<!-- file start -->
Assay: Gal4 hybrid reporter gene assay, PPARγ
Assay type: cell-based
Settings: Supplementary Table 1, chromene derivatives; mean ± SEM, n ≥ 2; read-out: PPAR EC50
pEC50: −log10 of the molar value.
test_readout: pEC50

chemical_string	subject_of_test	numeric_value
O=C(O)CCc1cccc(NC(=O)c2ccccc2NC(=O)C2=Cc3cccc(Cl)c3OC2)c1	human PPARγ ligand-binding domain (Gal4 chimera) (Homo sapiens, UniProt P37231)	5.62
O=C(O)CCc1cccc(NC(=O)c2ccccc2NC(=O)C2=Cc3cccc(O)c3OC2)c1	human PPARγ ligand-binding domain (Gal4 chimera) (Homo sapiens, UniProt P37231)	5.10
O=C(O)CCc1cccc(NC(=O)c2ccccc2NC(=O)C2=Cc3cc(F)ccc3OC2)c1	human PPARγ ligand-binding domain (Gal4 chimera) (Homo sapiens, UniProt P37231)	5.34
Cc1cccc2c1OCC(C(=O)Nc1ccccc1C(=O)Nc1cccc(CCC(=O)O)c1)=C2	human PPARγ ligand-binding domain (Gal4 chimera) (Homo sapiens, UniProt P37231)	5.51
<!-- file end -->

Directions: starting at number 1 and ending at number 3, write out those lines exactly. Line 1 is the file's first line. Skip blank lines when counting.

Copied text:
Assay: Gal4 hybrid reporter gene assay, PPARγ
Assay type: cell-based
Settings: Supplementary Table 1, chromene derivatives; mean ± SEM, n ≥ 2; read-out: PPAR EC50